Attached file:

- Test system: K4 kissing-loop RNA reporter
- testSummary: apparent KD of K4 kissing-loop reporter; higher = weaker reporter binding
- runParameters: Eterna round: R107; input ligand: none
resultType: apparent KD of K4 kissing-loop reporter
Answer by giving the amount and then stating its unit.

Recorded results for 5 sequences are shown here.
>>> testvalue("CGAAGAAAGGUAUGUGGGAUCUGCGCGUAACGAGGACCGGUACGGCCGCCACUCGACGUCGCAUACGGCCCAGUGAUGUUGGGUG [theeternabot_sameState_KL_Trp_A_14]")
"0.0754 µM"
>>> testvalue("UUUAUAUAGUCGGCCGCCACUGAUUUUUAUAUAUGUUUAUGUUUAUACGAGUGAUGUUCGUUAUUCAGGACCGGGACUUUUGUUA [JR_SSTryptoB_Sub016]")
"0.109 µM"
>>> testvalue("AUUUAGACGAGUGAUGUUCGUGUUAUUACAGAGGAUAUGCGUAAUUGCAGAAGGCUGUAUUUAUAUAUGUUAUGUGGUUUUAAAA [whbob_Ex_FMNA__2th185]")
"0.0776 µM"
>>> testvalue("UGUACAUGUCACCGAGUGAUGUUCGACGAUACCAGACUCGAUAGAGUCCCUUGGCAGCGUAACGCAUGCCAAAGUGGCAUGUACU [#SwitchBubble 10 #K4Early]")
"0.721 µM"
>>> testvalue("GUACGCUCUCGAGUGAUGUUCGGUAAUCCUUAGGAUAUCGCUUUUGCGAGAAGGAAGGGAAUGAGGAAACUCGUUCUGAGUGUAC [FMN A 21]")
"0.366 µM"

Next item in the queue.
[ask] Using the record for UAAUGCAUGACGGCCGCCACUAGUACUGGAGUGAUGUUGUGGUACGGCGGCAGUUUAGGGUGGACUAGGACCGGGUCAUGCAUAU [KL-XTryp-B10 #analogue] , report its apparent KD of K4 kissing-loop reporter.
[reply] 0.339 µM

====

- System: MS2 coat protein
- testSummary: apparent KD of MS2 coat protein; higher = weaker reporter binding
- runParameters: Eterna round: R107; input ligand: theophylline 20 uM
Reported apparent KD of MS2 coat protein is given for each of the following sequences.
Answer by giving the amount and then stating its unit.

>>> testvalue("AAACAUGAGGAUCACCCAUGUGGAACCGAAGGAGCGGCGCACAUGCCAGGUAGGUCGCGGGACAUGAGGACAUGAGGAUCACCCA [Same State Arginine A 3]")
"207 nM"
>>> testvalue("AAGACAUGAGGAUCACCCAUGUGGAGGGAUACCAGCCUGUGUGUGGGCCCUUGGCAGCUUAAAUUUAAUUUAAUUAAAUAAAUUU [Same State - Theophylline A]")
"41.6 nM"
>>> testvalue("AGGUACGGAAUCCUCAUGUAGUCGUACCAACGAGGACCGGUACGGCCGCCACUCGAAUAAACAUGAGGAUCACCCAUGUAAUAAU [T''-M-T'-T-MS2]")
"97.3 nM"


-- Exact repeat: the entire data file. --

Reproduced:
- Test system: K4 kissing-loop RNA reporter
- testSummary: apparent KD of K4 kissing-loop reporter; higher = weaker reporter binding
- runParameters: Eterna round: R107; input ligand: none
resultType: apparent KD of K4 kissing-loop reporter
Answer by giving the amount and then stating its unit.

Recorded results for 5 sequences are shown here.
>>> testvalue("CGAAGAAAGGUAUGUGGGAUCUGCGCGUAACGAGGACCGGUACGGCCGCCACUCGACGUCGCAUACGGCCCAGUGAUGUUGGGUG [theeternabot_sameState_KL_Trp_A_14]")
"0.0754 µM"
>>> testvalue("UUUAUAUAGUCGGCCGCCACUGAUUUUUAUAUAUGUUUAUGUUUAUACGAGUGAUGUUCGUUAUUCAGGACCGGGACUUUUGUUA [JR_SSTryptoB_Sub016]")
"0.109 µM"
>>> testvalue("AUUUAGACGAGUGAUGUUCGUGUUAUUACAGAGGAUAUGCGUAAUUGCAGAAGGCUGUAUUUAUAUAUGUUAUGUGGUUUUAAAA [whbob_Ex_FMNA__2th185]")
"0.0776 µM"
>>> testvalue("UGUACAUGUCACCGAGUGAUGUUCGACGAUACCAGACUCGAUAGAGUCCCUUGGCAGCGUAACGCAUGCCAAAGUGGCAUGUACU [#SwitchBubble 10 #K4Early]")
"0.721 µM"
>>> testvalue("GUACGCUCUCGAGUGAUGUUCGGUAAUCCUUAGGAUAUCGCUUUUGCGAGAAGGAAGGGAAUGAGGAAACUCGUUCUGAGUGUAC [FMN A 21]")
"0.366 µM"

Next item in the queue.
[ask] Using the record for UAAUGCAUGACGGCCGCCACUAGUACUGGAGUGAUGUUGUGGUACGGCGGCAGUUUAGGGUGGACUAGGACCGGGUCAUGCAUAU [KL-XTryp-B10 #analogue] , report its apparent KD of K4 kissing-loop reporter.
[reply] 0.339 µM

====

- System: MS2 coat protein
- testSummary: apparent KD of MS2 coat protein; higher = weaker reporter binding
- runParameters: Eterna round: R107; input ligand: theophylline 20 uM
Reported apparent KD of MS2 coat protein is given for each of the following sequences.
Answer by giving the amount and then stating its unit.

>>> testvalue("AAACAUGAGGAUCACCCAUGUGGAACCGAAGGAGCGGCGCACAUGCCAGGUAGGUCGCGGGACAUGAGGACAUGAGGAUCACCCA [Same State Arginine A 3]")
"207 nM"
>>> testvalue("AAGACAUGAGGAUCACCCAUGUGGAGGGAUACCAGCCUGUGUGUGGGCCCUUGGCAGCUUAAAUUUAAUUUAAUUAAAUAAAUUU [Same State - Theophylline A]")
"41.6 nM"
>>> testvalue("AGGUACGGAAUCCUCAUGUAGUCGUACCAACGAGGACCGGUACGGCCGCCACUCGAAUAAACAUGAGGAUCACCCAUGUAAUAAU [T''-M-T'-T-MS2]")
"97.3 nM"